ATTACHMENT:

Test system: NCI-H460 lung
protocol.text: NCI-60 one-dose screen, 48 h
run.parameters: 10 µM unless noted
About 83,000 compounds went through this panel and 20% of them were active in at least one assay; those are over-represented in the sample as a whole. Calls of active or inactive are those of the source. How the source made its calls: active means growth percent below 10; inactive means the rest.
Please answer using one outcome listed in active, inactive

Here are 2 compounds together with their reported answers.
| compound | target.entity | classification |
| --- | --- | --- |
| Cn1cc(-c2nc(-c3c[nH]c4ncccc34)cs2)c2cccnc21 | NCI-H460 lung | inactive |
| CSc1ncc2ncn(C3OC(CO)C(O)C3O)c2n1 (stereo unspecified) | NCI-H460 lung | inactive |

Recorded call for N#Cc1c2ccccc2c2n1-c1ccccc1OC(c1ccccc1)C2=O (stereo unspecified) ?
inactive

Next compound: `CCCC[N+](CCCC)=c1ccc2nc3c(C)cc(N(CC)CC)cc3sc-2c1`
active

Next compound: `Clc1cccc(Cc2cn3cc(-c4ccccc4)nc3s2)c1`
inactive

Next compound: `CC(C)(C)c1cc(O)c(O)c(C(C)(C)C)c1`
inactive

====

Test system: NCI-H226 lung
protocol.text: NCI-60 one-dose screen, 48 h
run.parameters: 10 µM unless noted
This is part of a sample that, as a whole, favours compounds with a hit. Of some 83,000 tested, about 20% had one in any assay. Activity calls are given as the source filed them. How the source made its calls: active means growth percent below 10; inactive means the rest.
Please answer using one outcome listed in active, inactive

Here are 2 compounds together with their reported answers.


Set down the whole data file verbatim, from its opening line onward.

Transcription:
Test system: NCI-H460 lung
protocol.text: NCI-60 one-dose screen, 48 h
run.parameters: 10 µM unless noted
About 83,000 compounds went through this panel and 20% of them were active in at least one assay; those are over-represented in the sample as a whole. Calls of active or inactive are those of the source. How the source made its calls: active means growth percent below 10; inactive means the rest.
Please answer using one outcome listed in active, inactive

Here are 2 compounds together with their reported answers.
| compound | target.entity | classification |
| --- | --- | --- |
| Cn1cc(-c2nc(-c3c[nH]c4ncccc34)cs2)c2cccnc21 | NCI-H460 lung | inactive |
| CSc1ncc2ncn(C3OC(CO)C(O)C3O)c2n1 (stereo unspecified) | NCI-H460 lung | inactive |

Recorded call for N#Cc1c2ccccc2c2n1-c1ccccc1OC(c1ccccc1)C2=O (stereo unspecified) ?
inactive

Next compound: `CCCC[N+](CCCC)=c1ccc2nc3c(C)cc(N(CC)CC)cc3sc-2c1`
active

Next compound: `Clc1cccc(Cc2cn3cc(-c4ccccc4)nc3s2)c1`
inactive

Next compound: `CC(C)(C)c1cc(O)c(O)c(C(C)(C)C)c1`
inactive

====

Test system: NCI-H226 lung
protocol.text: NCI-60 one-dose screen, 48 h
run.parameters: 10 µM unless noted
This is part of a sample that, as a whole, favours compounds with a hit. Of some 83,000 tested, about 20% had one in any assay. Activity calls are given as the source filed them. How the source made its calls: active means growth percent below 10; inactive means the rest.
Please answer using one outcome listed in active, inactive

Here are 2 compounds together with their reported answers.